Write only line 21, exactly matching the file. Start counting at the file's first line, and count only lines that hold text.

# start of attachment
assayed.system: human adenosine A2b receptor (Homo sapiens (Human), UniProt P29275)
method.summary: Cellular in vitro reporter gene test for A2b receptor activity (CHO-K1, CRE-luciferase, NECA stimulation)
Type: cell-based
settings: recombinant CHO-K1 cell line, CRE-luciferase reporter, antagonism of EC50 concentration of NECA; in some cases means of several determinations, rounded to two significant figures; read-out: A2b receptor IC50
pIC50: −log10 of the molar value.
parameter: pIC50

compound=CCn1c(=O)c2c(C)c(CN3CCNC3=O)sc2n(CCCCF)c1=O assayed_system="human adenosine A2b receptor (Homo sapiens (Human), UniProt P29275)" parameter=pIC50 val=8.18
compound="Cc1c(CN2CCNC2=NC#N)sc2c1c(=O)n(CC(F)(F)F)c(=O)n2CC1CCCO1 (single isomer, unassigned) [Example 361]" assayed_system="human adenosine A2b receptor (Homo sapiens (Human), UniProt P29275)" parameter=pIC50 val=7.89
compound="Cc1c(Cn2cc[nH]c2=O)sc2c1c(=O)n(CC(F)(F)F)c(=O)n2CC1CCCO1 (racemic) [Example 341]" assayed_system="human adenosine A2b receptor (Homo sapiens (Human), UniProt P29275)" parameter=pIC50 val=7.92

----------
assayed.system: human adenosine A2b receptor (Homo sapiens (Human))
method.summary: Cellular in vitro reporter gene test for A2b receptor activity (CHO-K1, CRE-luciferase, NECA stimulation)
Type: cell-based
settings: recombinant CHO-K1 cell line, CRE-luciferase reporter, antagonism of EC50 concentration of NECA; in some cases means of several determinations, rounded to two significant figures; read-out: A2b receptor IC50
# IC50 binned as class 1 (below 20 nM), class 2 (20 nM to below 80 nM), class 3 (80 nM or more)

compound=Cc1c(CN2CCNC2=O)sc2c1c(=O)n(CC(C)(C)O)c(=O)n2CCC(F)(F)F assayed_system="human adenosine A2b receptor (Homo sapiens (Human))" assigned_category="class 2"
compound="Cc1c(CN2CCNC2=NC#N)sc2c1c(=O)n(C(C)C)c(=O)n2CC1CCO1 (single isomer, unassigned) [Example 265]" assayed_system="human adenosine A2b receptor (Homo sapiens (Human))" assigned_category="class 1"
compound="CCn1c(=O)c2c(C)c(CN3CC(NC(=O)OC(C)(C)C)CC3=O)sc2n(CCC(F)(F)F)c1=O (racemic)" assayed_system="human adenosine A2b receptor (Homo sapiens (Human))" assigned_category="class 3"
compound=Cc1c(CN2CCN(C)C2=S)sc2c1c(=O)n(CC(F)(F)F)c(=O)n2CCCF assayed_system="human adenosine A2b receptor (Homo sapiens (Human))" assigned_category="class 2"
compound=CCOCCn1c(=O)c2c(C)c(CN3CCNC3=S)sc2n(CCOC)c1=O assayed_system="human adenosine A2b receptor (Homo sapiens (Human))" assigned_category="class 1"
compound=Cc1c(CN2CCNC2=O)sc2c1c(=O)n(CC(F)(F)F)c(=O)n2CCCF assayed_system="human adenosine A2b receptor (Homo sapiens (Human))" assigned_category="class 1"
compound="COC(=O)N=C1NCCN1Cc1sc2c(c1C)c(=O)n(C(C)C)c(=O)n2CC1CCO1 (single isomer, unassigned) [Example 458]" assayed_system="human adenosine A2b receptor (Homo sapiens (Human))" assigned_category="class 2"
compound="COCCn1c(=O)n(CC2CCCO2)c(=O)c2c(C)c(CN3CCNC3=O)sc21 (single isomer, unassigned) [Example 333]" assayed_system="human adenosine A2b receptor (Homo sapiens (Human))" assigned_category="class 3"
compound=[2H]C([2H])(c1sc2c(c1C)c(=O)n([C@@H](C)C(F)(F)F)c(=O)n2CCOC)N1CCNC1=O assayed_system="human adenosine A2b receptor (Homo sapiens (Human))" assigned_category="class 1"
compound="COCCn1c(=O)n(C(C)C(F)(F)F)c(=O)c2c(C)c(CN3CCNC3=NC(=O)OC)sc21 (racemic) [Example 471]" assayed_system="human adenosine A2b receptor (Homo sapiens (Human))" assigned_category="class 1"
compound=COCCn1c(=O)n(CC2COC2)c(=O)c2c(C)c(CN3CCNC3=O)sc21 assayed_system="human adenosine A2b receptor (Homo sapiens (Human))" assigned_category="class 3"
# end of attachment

compound=Cc1c(CN2CCNC2=O)sc2c1c(=O)n(CC(F)(F)F)c(=O)n2CCCF assayed_system="human adenosine A2b receptor (Homo sapiens (Human))" assigned_category="class 1"